With Prime Minister Narendra Modi perceived to be giving a cold shoulder to Justin Trudeau — he did not post a welcome tweet, nor did he accompany his Canadian counterpart on the latter’s Gujarat leg — owing to the perception that his government sympathises with pro-Khalistan sections of the Sikh community in Canada, the Centre moved on Wednesday and sent Union Minister of State (independent charge) Hardeep Singh Puri to receive him at the Amritsar airport. Trudeau, who returned to Delhi on Wednesday, will attend a meeting for the business community, before he meets Modi for bilateral talks on Friday.
The Congress high command’s decision to induct expelled BSP leader Naseemuddin Siddiqui has not gone down well with many party leaders. Siddiqui is likely to join the Congress on Thursday. Earlier this week, the party had inducted former Delhi Congress chief Arvinder Singh Lovely, who had joined the BJP last year. Many in the party are questioning the moves. Congress leaders wondered why the party is opening its arms to “rejected goods” from other parties. They argue that Siddiqui has an image problem. Some leaders also see his induction as a message to Mayawati, who has tied up with the JD(S) in the upcoming Karnataka elections, which may impact Congress votes. In Lovely’s case, many leaders asked now that he is back what would happen to party leaders who have started working in areas where the former delhi minister had influence.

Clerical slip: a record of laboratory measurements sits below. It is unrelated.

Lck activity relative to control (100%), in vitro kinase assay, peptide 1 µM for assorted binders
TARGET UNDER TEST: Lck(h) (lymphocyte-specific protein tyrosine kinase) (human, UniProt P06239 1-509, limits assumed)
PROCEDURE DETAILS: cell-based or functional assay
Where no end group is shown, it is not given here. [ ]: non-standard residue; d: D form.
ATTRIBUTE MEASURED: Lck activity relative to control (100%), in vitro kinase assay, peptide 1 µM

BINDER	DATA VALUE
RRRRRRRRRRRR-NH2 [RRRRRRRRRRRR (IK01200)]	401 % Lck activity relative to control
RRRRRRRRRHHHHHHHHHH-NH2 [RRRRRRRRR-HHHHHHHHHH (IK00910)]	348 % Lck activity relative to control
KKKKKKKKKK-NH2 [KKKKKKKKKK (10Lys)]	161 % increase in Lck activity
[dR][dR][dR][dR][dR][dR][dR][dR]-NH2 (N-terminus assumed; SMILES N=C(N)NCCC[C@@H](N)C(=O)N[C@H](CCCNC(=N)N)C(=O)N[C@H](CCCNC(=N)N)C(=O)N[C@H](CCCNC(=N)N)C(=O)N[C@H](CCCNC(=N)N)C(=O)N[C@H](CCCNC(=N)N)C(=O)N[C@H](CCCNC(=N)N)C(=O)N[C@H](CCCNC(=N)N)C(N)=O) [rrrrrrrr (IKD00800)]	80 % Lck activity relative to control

After Doklam, Bhutan has suddenly got diplomatic attention. The brass of South Block, strategic and diplomatic community, was in full strength on the lawns of Bhutanese embassy on Wednesday as they celebrated the 50th year of diplomatic ties with India, as well as the Bhutan king’s birthday. Foreign Ministers of both countries were present, as were top officials from both sides. The event was followed by a lunch consisting of Bhutanese cuisine. And, of course, there was a giant cake, cut by both ministers.